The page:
This week we’ll take a look at another show about a genie. This one may be be more remembered than Shazzan, but apparently not more fondly. It seems that this show got a lot of terrible reviews, not that critics’ reviews were all that important for Saturday morning shows as they rarely got second seasons anyway. Personally I can’t say that I remember it too well beyond the main characters. I do know that most people probably remember Babu and his catch phrase though even that gets debated. I don’t believe it was ever put out on DVD and it didn’t seem to get rerun as much as its contemporaries so maybe there was something to all the bad reviews after all.
What was this show all about anyway? Well, it seems that Screen Gems, which made the prime time hit I Dream of Jeannie, teamed up with Hanna-Barbera to do a cartoon version. Some have called this a spin-off but I don’t see how that applies as this was just a complete alteration of the parent show for a younger audience. Making cartoon versions for kids of prime time series was a long lasting trend as we’ll see in future blogs. In this version we get a high school student who finds Jeannie’s bottle while surfing. This is explained in the opening credits. Instead of Barbara Eden, we get a younger Jeannie who crushes on her teen age master. As a bonus, we get an apprentice genie named Babu being trained by Jeannie who is clearly the focus of the comedy. Of course we have other parallels like a best friend to the master, and a girl to make Jeannie jealous. There is also a rich guy who is there to put a monkey wrench in the works.
The series had a typical 16 episode run and was aired on CBS from September 8 to December 22, 1973. The show was produced by Iwao Takamoto, the former Disney employee who designed many characters for Hanna-Barbera, most notably the characters from Scooby-Doo Where Are You?. Julie McWhirter starred as the title character, basically mimicking Barbara Eden’s Jeannie. Mark Hamill in his first ever (though fortunately not his last) voice over role, played Corey Anders who found the genie bottle while surfing. Mark was around 20 when he got this part and wasn’t too far removed from being an actual teenager. Joe Besser performed Babu, the inept genie apprentice. Joe was doing pretty much his own voice which many will remember from his time with the Three Stooges. Veteran actor Bob Hastings, who had many voice over roles was Henry Glopp, Corey’s best friend. Bob and Mark would of course go on to work with each other again many years later on Batman the Animated Series as Commissioner Gordon, and the Joker, respectively.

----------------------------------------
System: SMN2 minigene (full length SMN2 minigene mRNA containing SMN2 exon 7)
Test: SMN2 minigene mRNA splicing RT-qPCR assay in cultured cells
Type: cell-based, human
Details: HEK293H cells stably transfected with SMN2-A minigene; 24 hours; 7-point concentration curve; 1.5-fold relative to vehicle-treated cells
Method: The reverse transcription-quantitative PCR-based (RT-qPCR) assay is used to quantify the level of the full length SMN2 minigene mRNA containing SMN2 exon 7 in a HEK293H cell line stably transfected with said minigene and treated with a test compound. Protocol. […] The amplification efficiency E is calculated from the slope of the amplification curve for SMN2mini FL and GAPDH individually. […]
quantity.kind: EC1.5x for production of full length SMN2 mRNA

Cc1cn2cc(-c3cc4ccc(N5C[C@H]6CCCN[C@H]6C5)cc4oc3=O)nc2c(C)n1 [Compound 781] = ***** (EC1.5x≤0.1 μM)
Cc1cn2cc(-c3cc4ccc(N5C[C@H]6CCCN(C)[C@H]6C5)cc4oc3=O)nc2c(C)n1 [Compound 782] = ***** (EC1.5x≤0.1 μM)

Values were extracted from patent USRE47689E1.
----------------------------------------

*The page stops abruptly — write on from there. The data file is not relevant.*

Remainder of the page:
The show works pretty much the way you’d expect with Corey and Henry living typical teenage lives, going to high school, surfing, riding motorcycles, getting part-time jobs, etc. Jeannie of course struggles trying to cope with the modern world while finding lots of reasons to get jealous of other girls who get Corey’s attention. Babu tends to constantly mess things up by butting in or having issues with his magic not working. The guys also have lots of trouble trying to keep the identities of their genie friends a secret, especially from S. Melvin Farthinggale who is both a rich snob and a snoop.
Even though the show wasn’t well received, Hanna-Barbera did use the characters beyond the show. The whole Jeannie gang appeared on The New Scooby-Doo movies which teamed up the characters from Scooby-Doo with both cartoon and real-life (though animated) celebrities. Later Babu made it on to the Scooby Doobies team for Scooby’s All-Star Laff-a-Lympics which was kind of a mash up of Wacky Races and Battle of the Network Stars.
It seems the most interesting thing about the show was Babu, and since he appeared on more than one show it makes sense he’s the most remembered. What was his catch phrase though? Going over it again and again it certainly sounds like he was saying Yabble Dabble, but some think it was Yapple Dapple. Some people even remember it as razzle dazzle. Either way, that along with using Jeannie’s pony tail as her magic wand seem to be the only things worth remembering about this otherwise forgettable Saturday morning show.